Boundary disputes between embittered neighbours often make the news not least because of the disproportionate time and expense spent on them – the owners of a £600,000 house were recently ordered to give it to the family next door to meet the costs of a lost legal battle waged over just three tiny inches of land.
It seems that far too often emotions get in the way of common sense with stress levels rising and tempers flaring as both parties refuse to back down for fear of losing face and so the argument rolls on resolutely to the courts.
Now the Government is trying to stem this tide of costly litigation with a new private members bill – The Property Boundaries (Resolution of Disputes) Bill – currently on its second reading in the House of Lords.
What does this new bill propose?
The aim of the new bill is to revolutionise the way boundary disputes are tackled and concluded in a bid to reduce the burden on courts and tribunals and to provide an alternative dispute resolution service based on expert surveying guidance.
Based on procedures very similar to those used under the Party Wall etc Act 1996, a claimant will only be able to claim costs incurred to resolve a boundary dispute when the procedures of the proposed new bill have been followed to the letter.
The outline of these procedures is as follows:
Additional new voluntary code
Although The Property Boundaries (Resolution of Disputes) Bill is making rather slow process through parliament with little real chance of it becoming law before the next election, senior members of the legal and surveying professions have tried to move things along in the meantime by writing and issuing their own protocol for dealing with boundary disputes.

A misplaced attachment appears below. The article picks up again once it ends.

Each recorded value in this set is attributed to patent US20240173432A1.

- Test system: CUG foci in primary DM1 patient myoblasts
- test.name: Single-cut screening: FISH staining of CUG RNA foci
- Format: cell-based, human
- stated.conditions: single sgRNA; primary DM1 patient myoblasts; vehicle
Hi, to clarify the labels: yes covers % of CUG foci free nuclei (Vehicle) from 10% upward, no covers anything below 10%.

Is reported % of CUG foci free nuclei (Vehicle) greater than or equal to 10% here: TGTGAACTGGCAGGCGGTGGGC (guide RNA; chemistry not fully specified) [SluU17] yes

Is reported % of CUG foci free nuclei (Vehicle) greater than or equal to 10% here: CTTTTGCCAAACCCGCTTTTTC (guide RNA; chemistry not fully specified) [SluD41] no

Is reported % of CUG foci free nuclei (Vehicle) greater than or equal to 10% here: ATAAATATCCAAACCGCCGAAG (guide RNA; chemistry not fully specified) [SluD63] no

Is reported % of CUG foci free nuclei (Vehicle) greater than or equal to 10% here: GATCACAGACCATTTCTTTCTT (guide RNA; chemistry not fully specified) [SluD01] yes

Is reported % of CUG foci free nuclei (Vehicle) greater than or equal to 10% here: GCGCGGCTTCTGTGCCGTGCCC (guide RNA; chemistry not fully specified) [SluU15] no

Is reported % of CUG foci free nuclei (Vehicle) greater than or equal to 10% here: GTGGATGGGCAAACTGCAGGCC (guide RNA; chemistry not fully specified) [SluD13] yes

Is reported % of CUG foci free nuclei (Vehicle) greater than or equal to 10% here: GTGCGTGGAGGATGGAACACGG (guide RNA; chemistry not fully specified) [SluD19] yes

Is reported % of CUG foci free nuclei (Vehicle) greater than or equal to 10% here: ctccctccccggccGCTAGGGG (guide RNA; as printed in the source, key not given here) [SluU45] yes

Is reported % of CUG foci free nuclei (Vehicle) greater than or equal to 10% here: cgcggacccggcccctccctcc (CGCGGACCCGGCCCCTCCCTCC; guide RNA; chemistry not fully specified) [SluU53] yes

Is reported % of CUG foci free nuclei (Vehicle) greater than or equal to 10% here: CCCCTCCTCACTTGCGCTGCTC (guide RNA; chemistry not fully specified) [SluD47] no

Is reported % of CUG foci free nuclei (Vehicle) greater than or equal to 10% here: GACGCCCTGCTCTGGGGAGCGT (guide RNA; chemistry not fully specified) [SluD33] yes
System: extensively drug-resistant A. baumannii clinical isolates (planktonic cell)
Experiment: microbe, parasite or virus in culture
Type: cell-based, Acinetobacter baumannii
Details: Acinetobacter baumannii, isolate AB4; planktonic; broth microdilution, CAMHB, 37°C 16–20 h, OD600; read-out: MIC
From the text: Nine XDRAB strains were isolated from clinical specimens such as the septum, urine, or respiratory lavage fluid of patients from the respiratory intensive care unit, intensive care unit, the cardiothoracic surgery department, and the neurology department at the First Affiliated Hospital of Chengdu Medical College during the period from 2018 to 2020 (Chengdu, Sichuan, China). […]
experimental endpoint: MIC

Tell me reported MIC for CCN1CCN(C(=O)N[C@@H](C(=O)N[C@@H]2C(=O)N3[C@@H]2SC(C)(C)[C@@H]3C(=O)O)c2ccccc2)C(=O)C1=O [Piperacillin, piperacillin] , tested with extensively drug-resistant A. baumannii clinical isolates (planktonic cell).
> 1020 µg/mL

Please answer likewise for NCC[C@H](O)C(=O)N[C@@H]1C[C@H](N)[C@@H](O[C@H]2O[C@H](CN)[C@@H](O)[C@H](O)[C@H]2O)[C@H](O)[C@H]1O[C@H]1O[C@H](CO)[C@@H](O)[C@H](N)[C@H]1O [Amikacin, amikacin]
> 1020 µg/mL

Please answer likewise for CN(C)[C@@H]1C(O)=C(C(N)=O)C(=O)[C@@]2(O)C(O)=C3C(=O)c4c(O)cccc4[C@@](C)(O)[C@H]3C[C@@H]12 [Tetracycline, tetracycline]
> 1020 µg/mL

The Boundary Disputes Protocol – also known as A Protocol for Disputes between Neighbours about the Location of their Boundary – is a voluntary code which outlines a process whereby neighbours exchange information according to a set timescale in a bid to speed things up, try to avoid court by looking at alternative methods of resolution such as negotiation and mediation and thus keep costs to a minimum.
Save neighbours from themselves
Judges involved in sorting out these types of dispute have long been calling for warring neighbours to try to resolve their problems through mediation rather than battling it out at vast expense in the courts.
And last year Mr Justice Norris went one step further by suggesting it might be time for the courts to help by standard direction including requiring court proceedings to be stayed for a couple of months in order for the parties involved to attempt mediation.
He said: “In boundary and neighbour disputes the opportunities are not being taken and the warnings are not being heeded, and those embroiled in them need saving from themselves.
“The Court cannot oblige truly unwilling parties to submit their disputes to mediation: but I do not see why, in the notorious case of boundary and neighbour disputes, directing the parties to take (over a short defined period) all reasonable steps to resolve the dispute by mediation before preparing for trial should be regarded as an unacceptable obstruction on the right of access to justice.”
Is it really worth fighting over?
See what else we have written on this issue:
For more information about boundary disputes, contact Wards Solicitors’ James Murray.